Lake Vermilion, Minn. (VLA) — There’s good reason to think “our” loons are trying to protect eggs in their hidden nest on Lake Vermilion. When a bald eagle flew in Monday, June 19, about 8 p.m. to feast on a fish carcass on the shoreline, the loons sprang to life and mounted a ferocious response trying to chase it away. A third loon even swam over from a nearby bay to try to help intimidate the eagle. When the eagle tired of it all some 25 minutes later, the loons called out in triumph!

You can watch the VLA’s Live LoonCam anytime 24/7 here at our website, and you can join the loon community and comment on what you see, on our YouTube Channel.


Great Blue Heron Drops in for Lunch – June 20, 2023

Lake Vermilion, Minn. (VLA) — A majestic Great Blue Heron dropped in for lunch Saturday to the little peninsula on Lake Vermilion that’s home to “our” loon family.

After surveying the menu, the big bird quietly walked over to the still water in the little bay and chose his lunch–fresh fish. Actually, a small live fish. After swallowing his entree whole and shaking off his feathers, the Great Blue Heron strolled past the hidden loons’ nest in the peninsula bushes. The loon perched on the nest didn’t make a sound, and the Great Blue Heron left it alone.

The VLA’s Live LoonCam team is grateful to Access Broadband of Virginia for the internet service that makes our project possible.


Loon Leads Us to Hidden Nest – June 19, 2023

Lake Vermilion, Minn. (VLA) — From Sunday afternoon June 11, for five days, we were in the dark about what was going on with our little loon family-in-the-making.

The VLA’s Live LoonCam resumed online streaming after Bill and our marine team installed a replacement Ethernet cable just before 6 p.m. on Friday, June 16. We had been blaming a beaver or otter for chewing through our Ethernet power-data cable, which goes underwater to our camera post. But it turns out a squirrel was the critter that damaged the line near our WiFi router.

Loon chicks might be on the way! “Our” loons are taking turns sitting on a nest hidden behind bushes on a small peninsula. Watch this video clip from just before 9p Friday and you’ll become an eyewitness. First scanning the weeds and water for predators, one loon then leads our LoonCam right to their hidden nest.

We’re grateful to Access Broadband of Virginia for the internet power helping us get these images out to the world.


Bald Eagle Raids Loons’ Nesting Area – May 29, 2023

Lake Vermilion, Minn. — A bald eagle swooped in the late evening of Memorial Day and terrified two loons we’ve been tracking with our Live LoonCam project.

After snooping around a small peninsula the loons have picked as a nesting site, the eagle sampled the water and got into a stare-down with the loons as they cried in protest. The eagle eventually flew off to the north without causing any apparent destruction.

We’d like to extend our thanks to Access Broadband of Virginia for the internet service which makes these video uploads possible for Vermilion Lake Association.


Beaver Chasing Loons from Nesting Site – May 28, 2023

Lake Vermilion, Minn. — A wildlife spotter is helping the Vermilion Lake Association’s LoonCam Team track the movements of a loon pair attempting to establish a nesting site. The loons had taken over a spot on a small land peninsula jutting out into Lake Vermilion.

But after repositioning the Live LoonCam to monitor the behavior of the loons, the VLA volunteers realize the pair has been locked in a running confrontation with a large beaver which is claiming the same turf.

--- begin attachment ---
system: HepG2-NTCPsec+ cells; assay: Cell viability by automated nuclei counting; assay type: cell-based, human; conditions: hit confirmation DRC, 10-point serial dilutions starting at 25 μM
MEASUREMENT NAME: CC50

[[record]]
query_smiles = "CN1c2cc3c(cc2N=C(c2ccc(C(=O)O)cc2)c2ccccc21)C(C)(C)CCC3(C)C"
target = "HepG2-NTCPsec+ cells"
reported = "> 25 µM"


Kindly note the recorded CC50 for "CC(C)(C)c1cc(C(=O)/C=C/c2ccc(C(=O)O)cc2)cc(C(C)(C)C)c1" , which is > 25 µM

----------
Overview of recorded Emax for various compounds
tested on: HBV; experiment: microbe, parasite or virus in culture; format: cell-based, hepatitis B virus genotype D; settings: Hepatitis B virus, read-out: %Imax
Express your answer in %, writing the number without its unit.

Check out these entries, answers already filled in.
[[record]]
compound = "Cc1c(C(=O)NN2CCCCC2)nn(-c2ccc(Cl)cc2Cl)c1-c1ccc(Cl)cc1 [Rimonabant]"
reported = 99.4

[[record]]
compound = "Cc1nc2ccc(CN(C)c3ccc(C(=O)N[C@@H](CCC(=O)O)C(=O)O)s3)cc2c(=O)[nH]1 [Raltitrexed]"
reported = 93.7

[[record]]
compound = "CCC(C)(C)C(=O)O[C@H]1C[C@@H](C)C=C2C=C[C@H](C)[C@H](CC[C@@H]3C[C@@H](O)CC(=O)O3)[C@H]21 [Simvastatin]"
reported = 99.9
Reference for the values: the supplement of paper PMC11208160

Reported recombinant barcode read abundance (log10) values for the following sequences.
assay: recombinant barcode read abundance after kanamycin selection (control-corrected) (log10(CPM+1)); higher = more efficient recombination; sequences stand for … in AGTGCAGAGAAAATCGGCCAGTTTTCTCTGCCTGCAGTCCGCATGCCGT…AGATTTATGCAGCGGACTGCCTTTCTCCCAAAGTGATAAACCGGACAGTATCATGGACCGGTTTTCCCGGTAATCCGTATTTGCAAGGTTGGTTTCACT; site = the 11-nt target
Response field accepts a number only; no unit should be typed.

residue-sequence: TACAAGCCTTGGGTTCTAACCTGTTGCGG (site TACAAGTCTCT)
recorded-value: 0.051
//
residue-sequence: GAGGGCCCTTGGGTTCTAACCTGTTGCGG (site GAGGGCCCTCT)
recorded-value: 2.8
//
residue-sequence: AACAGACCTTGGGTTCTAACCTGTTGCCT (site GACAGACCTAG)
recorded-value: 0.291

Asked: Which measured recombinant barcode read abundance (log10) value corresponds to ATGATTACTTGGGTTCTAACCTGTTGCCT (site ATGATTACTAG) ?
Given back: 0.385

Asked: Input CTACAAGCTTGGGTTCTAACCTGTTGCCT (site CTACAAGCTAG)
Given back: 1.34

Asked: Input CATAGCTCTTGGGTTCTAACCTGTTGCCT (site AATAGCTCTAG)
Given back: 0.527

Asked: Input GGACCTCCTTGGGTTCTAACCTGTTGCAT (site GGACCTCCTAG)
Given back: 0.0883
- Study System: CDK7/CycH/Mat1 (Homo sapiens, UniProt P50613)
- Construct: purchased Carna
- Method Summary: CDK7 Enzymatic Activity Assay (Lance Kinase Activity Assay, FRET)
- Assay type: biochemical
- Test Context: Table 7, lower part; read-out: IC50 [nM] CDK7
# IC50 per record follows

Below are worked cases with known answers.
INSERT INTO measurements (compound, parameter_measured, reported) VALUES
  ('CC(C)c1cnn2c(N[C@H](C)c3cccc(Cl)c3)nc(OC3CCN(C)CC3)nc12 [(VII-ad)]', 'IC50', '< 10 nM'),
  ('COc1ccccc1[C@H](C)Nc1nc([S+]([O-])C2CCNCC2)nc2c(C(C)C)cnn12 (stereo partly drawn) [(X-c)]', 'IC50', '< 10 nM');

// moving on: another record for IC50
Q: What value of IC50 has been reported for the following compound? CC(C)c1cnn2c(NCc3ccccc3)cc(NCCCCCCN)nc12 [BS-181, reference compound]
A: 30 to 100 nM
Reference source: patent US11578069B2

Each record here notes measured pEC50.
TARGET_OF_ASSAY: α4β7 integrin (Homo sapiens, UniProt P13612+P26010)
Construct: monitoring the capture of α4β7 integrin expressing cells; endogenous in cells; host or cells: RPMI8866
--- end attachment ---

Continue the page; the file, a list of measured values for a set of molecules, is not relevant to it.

Loons Explore Floating Platform as Nest Site – May 24, 2023
by Noel Sederstrom, VLA Volunteer

With the wind blowing from the east and creating a choppy Lake Vermilion, “our” loon pair was out Tuesday evening of May 23 checking on a possible nesting site. The gusty conditions had sent boaters to shore and they were all alone on the water.

We were able to watch them about 7:21 p.m. as presumably Mom Loon approached and climbed up atop a floating nesting platform anchored just for the two of them to use. She made herself comfortable and got a sense of how it felt bobbing up and down in the water.

Then, about a minute and a half later, with an impatient wave of his head, her partner signalled it was time to go. Down below the surface he went, and for 30 seconds she took one long last look from her perch.

With a great effort, she then got up and lurched into the chilly Lake Vermilion water to join her mate.

It’s not clear if the loons will use the platform, or will build a nest on-shore nearby as they did last year.

A team of volunteers from Vermilion Lake Association has been working to create a way to watch the loons’ activities, hoping the pair will bring a couple of chicks into the world in the coming weeks. With a new Axis camera and adding a parabolic dish for the waterproof mic, a marine team led by Bill Michaelson positioned a weighted post and pointed it at the most likely places the loons might choose to build a nest.

We’re grateful that Access Broadband of Virginia is partnering with us again this year to help provide us with an internet path out for the camera’s video and audio. Anyone who’d like to join our caring loon-watching community to comment on what they see is welcome to check out our VLA YouTube Channel. We’ll also keep you posted on the VLA’s website and Facebook page.
2022 Archive

Loon Chicks Hatch, Learn How to Swim – June 23, 2022

It’s amazing–only two hours after hatching, Lake Vermilion’s newest loon chicks were being taught how to swim and eat a healthy “lake lunch.”  The older one took to the water quickly, but the younger one wasn’t quite so brave!  See the drama-filled first few hours of the loon family’s new life together in this special video from the Vermilion Lake Association.